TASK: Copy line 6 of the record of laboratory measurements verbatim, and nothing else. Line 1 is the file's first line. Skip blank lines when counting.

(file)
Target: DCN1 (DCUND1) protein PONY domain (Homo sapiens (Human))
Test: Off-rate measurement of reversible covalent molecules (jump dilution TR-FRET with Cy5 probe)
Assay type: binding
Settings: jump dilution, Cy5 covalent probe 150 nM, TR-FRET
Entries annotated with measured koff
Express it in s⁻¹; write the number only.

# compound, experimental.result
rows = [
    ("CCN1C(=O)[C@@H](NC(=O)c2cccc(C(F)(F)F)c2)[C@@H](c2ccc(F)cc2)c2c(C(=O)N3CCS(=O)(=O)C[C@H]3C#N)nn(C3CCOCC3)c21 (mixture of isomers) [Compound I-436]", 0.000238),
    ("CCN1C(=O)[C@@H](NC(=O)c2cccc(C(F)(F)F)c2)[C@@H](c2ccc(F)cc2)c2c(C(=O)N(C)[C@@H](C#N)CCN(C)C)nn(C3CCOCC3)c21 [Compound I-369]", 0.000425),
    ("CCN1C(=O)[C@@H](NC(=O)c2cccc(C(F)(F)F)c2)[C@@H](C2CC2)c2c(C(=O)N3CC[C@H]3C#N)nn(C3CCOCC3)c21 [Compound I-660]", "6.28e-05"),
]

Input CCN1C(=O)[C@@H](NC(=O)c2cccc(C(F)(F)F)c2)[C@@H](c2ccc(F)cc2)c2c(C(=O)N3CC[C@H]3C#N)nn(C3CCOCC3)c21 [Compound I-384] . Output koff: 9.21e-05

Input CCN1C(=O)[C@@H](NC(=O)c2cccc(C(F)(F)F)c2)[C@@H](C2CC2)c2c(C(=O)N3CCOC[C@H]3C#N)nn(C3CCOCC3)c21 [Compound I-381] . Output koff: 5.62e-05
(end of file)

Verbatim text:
Express it in s⁻¹; write the number only.